We recognize that the potential costs and benefits of electronic filing are sensitive to various assumptions, including the number of affected filers; the effect of electronic filing using EDGAR on the time burden of filing Form 144; printing and mailing costs incurred today; and the type and cost of staff, if any, involved in the electronic filing of Form 144. The cost savings realized by individual filers may vary across all filers depending on variables such as filer size, number of filings submitted, existing filing practices (e.g., current reliance on electronic document preparation; current experience with using EDGAR; use of in-house staff, brokers, or outside counsel for the filing of Form 144; number, types, and cost of in-house staff involved in the paper Start Printed Page 5079filing of Form 144; actual hours and printing and mailing costs required for paper filing today), and the amount of time required for filers to be trained in the use of EDGAR and any required related processes, and the amount of time to resolve any technical issues related to electronic filing on EDGAR.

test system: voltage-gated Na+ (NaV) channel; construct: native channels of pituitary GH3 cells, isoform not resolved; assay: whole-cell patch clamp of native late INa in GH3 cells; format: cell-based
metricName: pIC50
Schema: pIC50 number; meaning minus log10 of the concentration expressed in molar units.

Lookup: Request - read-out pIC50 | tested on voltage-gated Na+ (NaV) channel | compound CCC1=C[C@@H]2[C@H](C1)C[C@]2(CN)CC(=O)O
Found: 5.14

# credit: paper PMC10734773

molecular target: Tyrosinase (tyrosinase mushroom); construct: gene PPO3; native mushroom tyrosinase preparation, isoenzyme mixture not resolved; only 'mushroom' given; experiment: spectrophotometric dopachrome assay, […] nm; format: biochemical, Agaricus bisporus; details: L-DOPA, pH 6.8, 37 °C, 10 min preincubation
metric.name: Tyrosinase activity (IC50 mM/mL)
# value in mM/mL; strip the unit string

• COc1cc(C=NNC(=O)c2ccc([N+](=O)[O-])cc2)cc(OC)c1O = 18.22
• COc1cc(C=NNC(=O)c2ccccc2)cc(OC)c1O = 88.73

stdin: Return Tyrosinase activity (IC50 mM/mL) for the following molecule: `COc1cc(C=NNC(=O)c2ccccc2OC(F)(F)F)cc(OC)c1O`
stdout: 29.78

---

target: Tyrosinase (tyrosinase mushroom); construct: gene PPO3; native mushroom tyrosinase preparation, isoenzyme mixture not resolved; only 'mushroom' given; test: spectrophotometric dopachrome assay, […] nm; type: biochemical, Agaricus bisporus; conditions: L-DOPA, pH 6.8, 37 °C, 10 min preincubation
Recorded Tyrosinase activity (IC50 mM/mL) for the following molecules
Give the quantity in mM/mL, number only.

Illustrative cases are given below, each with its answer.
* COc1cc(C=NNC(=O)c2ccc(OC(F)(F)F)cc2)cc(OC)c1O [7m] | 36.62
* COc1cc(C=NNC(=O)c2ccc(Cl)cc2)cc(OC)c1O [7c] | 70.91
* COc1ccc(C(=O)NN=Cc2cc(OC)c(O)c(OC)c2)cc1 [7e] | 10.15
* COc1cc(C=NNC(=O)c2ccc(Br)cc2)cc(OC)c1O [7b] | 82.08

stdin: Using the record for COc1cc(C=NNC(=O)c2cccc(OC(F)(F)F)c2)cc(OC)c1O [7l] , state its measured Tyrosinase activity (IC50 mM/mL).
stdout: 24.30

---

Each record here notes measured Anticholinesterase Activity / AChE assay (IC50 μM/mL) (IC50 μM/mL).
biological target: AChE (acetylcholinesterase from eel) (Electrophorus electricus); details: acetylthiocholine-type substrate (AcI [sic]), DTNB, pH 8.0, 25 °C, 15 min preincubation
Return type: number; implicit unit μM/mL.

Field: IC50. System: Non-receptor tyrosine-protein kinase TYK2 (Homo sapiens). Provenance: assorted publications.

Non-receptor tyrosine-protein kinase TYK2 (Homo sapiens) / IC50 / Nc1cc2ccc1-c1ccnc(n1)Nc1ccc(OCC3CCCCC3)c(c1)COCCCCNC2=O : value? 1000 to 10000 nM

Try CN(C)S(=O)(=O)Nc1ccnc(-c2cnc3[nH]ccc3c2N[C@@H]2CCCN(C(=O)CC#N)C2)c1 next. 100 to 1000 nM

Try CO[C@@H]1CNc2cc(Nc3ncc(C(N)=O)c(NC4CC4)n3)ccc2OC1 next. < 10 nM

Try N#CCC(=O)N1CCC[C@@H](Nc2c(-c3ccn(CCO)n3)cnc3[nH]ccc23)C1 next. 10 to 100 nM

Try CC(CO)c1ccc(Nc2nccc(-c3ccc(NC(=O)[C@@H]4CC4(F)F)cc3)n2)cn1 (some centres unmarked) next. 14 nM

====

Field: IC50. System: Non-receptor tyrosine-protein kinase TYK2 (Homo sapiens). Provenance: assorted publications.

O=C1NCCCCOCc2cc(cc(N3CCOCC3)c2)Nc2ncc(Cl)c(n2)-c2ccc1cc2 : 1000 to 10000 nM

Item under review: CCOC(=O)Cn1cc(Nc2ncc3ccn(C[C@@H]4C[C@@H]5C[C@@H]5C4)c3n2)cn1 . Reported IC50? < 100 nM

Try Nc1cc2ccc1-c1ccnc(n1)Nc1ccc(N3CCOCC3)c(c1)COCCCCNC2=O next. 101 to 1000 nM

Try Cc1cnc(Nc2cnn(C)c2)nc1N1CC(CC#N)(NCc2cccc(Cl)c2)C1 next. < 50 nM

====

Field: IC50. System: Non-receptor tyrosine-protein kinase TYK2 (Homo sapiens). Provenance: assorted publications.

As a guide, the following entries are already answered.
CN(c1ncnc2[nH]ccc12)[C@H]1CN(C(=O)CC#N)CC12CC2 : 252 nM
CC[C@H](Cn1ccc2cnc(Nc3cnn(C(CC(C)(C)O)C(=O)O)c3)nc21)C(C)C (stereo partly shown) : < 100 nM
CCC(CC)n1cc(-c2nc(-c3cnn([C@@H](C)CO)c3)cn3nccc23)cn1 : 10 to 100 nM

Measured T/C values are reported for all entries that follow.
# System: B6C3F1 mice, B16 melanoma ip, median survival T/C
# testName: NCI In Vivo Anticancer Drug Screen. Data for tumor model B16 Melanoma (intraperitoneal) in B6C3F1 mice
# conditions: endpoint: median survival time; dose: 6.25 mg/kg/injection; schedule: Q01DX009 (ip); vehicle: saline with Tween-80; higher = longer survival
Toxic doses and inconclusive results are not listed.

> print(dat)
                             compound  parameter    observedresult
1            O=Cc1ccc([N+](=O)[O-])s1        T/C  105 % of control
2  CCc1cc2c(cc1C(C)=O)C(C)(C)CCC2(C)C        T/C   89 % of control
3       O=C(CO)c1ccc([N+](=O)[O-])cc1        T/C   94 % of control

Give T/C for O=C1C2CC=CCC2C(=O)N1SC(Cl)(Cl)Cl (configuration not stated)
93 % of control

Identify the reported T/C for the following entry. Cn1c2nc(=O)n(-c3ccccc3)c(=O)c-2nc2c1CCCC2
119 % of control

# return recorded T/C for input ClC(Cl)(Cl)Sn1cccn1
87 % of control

4. Efficiency, Competition, and Capital Formation

The proposed amendments are expected to increase the efficiency and decrease the costs of filing Form 144 and retrieving information from Form 144 filings. Electronic filing and the revised filing deadline in the proposed amendments are expected to make the filing process more efficient by making it easier and less costly for filers to assure timely receipt of the filing. Likewise, for investors currently using information from paper filings, the costs of accessing these filings are expected to be significantly reduced. In addition, replacing paper filing with electronic filing is expected to result in filer savings of labor, printing, and mailing costs.

The proposed amendments should facilitate the efficient and rapid incorporation of price-relevant information in Form 144 filings into the market and enhance the sum of information available to investors. To the extent that there is value-relevant information in Form 144 filings, prices may become more efficient, which should help to facilitate capital formation (e.g., by enhancing valuation quality).